This is an archived article that was published on in 2015, and information in the article may be outdated. It is provided only for personal research purposes and may not be reprinted.

To the dismay of a class of Utah fourth-graders and dog lovers throughout the state, the golden retriever will not join the list of Utah's favorite things as the official state domestic animal.

"Representatives I want you to picture, if you would, a Dutch oven, a spring quaking aspen, a sprig of sego lily, and a seagull," said the bill's House sponsor, Rep. Brad Daw, R-Orem. "Now what's missing from that picture is obviously, we need a dog there. And not just any dog mind you, but the most popular dog, the golden retriever."

But the majority of House members disagreed, defeating the bill with a vote of 27-43 on its last step toward becoming law.

The bill was suggested to sponsor Sen. Aaron Osmond, R-South Jordan, by a fourth-grade class from Daybreak Elementary that was being taught about the process of government. After seeing the success of another fourth-grade class in changing the state tree last year, they wanted to try it.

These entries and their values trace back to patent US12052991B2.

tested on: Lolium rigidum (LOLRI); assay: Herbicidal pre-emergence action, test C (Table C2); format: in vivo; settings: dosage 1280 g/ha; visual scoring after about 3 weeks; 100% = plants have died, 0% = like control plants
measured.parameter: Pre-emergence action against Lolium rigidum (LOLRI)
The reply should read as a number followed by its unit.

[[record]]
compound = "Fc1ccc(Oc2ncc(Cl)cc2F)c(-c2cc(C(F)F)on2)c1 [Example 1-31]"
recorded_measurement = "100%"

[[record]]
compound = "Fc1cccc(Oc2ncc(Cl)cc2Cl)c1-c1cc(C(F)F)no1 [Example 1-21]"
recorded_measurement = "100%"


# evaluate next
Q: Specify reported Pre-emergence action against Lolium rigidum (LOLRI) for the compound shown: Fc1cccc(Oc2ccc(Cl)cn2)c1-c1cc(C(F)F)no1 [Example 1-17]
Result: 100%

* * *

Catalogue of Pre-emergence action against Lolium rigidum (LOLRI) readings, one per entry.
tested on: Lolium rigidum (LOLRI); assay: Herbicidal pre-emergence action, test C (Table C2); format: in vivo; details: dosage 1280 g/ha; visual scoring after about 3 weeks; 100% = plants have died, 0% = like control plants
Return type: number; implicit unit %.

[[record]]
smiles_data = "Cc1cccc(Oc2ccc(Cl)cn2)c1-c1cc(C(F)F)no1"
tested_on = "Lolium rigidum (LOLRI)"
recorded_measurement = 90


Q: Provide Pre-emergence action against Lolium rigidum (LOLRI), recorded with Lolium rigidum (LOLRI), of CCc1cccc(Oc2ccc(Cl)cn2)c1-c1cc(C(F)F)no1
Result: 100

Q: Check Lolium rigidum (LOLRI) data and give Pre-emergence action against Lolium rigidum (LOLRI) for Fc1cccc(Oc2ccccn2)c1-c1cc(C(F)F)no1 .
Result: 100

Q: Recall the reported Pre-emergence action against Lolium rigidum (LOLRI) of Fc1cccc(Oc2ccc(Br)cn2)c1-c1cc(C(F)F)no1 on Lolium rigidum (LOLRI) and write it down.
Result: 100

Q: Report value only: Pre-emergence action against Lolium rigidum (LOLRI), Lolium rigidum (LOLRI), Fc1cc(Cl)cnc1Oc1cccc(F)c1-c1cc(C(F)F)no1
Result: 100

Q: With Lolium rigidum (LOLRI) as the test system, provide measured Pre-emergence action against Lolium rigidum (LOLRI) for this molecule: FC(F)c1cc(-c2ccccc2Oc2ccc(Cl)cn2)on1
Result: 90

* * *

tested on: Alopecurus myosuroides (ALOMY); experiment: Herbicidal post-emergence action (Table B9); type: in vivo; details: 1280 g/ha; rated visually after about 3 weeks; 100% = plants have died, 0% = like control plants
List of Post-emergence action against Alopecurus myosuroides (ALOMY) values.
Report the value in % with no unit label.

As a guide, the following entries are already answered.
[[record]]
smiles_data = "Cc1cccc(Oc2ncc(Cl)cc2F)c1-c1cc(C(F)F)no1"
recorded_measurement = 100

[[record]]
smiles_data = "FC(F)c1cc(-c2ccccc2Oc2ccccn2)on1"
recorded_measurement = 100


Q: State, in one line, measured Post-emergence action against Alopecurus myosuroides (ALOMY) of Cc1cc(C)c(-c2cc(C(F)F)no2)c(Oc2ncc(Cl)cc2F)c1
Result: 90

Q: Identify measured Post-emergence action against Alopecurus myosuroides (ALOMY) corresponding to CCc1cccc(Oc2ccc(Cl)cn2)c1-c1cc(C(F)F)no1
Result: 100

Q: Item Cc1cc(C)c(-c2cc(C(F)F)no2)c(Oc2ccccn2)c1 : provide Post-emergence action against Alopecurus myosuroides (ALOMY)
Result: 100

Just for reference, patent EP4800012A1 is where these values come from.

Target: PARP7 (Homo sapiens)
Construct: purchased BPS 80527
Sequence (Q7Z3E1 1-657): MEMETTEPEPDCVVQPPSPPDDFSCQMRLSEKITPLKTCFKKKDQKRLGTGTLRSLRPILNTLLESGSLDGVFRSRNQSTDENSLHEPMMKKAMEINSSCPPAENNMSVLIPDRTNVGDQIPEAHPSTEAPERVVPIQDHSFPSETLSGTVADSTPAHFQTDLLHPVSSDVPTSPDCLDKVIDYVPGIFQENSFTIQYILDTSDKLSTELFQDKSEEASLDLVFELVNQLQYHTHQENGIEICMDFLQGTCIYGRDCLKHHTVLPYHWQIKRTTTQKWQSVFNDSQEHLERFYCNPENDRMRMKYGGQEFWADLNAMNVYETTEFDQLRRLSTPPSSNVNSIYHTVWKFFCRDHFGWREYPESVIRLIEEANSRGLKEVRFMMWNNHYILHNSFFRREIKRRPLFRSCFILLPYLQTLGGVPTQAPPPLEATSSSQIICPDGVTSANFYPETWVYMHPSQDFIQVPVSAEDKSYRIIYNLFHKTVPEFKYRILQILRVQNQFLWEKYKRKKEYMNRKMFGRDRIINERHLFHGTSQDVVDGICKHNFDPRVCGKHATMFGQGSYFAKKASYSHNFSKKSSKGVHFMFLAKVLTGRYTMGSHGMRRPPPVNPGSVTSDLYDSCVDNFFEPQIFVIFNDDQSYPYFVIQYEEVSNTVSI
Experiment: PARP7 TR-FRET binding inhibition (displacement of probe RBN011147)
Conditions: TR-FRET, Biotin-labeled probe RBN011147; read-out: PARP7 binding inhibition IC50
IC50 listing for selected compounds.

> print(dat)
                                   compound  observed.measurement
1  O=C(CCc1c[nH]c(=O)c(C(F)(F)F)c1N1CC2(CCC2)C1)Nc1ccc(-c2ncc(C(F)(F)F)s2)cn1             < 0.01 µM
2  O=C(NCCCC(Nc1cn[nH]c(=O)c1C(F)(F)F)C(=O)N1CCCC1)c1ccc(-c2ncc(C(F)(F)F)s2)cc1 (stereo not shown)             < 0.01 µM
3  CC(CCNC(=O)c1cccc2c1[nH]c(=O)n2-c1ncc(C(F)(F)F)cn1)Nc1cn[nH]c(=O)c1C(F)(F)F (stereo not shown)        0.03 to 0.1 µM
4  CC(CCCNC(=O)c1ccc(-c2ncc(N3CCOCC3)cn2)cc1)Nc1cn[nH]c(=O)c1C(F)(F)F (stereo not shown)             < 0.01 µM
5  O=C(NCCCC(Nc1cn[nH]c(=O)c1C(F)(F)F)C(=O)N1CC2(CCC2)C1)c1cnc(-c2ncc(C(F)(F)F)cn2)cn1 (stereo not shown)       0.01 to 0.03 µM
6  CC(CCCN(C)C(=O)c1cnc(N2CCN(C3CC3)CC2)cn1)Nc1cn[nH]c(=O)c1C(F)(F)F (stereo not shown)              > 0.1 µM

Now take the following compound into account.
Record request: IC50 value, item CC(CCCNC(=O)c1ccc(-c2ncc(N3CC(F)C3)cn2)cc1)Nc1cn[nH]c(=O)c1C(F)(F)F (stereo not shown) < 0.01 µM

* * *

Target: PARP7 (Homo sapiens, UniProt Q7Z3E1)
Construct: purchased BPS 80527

"We get beat up a lot for these types of bills," said Rep. Jacob Anderegg, R-Lehi. "We are on the taxpayer dollar here. That in and of itself usually leads me to say let's keep these types of bills out. But if you understand the background on this … this was part of an educational process. Let's respect that."

Although the debate ended before anyone spoke against it, some lawmakers have expressed opposition in the past.

"We have significant issues that need to take a lot of our time and brainpower," said House Majority Leader Jim Dunnigan, R-Taylorsville, after a committee hearing a couple weeks ago. "I hope we devote our time to that. Maybe someone could ask themselves if there is anything more important than trying to come up with the state animal."